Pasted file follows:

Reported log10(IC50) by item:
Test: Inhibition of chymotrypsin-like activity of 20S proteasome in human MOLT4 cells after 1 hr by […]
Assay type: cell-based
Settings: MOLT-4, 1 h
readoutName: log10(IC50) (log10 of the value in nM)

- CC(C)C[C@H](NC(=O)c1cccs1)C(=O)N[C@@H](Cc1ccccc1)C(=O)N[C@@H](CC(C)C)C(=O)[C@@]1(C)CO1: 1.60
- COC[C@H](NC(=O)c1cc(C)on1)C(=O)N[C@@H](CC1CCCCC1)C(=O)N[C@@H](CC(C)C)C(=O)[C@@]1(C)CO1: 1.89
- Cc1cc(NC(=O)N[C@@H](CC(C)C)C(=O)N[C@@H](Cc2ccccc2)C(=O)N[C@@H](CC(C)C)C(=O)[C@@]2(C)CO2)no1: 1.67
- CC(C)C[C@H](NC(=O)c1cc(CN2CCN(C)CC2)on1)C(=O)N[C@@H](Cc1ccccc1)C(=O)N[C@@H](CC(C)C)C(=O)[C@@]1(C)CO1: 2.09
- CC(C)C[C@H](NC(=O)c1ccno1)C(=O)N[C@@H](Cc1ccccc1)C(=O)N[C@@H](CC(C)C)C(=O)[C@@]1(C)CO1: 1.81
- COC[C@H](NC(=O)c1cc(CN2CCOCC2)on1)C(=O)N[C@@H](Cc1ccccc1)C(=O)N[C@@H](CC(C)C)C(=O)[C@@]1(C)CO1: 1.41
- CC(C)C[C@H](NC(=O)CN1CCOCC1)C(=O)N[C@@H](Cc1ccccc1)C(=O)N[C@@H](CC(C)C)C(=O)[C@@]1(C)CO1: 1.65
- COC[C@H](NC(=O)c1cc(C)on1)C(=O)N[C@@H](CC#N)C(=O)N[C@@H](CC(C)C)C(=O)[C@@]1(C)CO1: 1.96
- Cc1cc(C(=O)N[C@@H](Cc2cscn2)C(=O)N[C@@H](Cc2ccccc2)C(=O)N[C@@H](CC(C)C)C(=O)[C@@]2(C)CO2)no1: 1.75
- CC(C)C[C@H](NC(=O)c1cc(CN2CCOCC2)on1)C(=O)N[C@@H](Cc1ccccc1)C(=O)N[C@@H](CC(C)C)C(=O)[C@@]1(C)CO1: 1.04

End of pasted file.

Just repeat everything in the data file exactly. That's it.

Reported log10(IC50) by item:
Test: Inhibition of chymotrypsin-like activity of 20S proteasome in human MOLT4 cells after 1 hr by […]
Assay type: cell-based
Settings: MOLT-4, 1 h
readoutName: log10(IC50) (log10 of the value in nM)

- CC(C)C[C@H](NC(=O)c1cccs1)C(=O)N[C@@H](Cc1ccccc1)C(=O)N[C@@H](CC(C)C)C(=O)[C@@]1(C)CO1: 1.60
- COC[C@H](NC(=O)c1cc(C)on1)C(=O)N[C@@H](CC1CCCCC1)C(=O)N[C@@H](CC(C)C)C(=O)[C@@]1(C)CO1: 1.89
- Cc1cc(NC(=O)N[C@@H](CC(C)C)C(=O)N[C@@H](Cc2ccccc2)C(=O)N[C@@H](CC(C)C)C(=O)[C@@]2(C)CO2)no1: 1.67
- CC(C)C[C@H](NC(=O)c1cc(CN2CCN(C)CC2)on1)C(=O)N[C@@H](Cc1ccccc1)C(=O)N[C@@H](CC(C)C)C(=O)[C@@]1(C)CO1: 2.09
- CC(C)C[C@H](NC(=O)c1ccno1)C(=O)N[C@@H](Cc1ccccc1)C(=O)N[C@@H](CC(C)C)C(=O)[C@@]1(C)CO1: 1.81
- COC[C@H](NC(=O)c1cc(CN2CCOCC2)on1)C(=O)N[C@@H](Cc1ccccc1)C(=O)N[C@@H](CC(C)C)C(=O)[C@@]1(C)CO1: 1.41
- CC(C)C[C@H](NC(=O)CN1CCOCC1)C(=O)N[C@@H](Cc1ccccc1)C(=O)N[C@@H](CC(C)C)C(=O)[C@@]1(C)CO1: 1.65
- COC[C@H](NC(=O)c1cc(C)on1)C(=O)N[C@@H](CC#N)C(=O)N[C@@H](CC(C)C)C(=O)[C@@]1(C)CO1: 1.96
- Cc1cc(C(=O)N[C@@H](Cc2cscn2)C(=O)N[C@@H](Cc2ccccc2)C(=O)N[C@@H](CC(C)C)C(=O)[C@@]2(C)CO2)no1: 1.75
- CC(C)C[C@H](NC(=O)c1cc(CN2CCOCC2)on1)C(=O)N[C@@H](Cc1ccccc1)C(=O)N[C@@H](CC(C)C)C(=O)[C@@]1(C)CO1: 1.04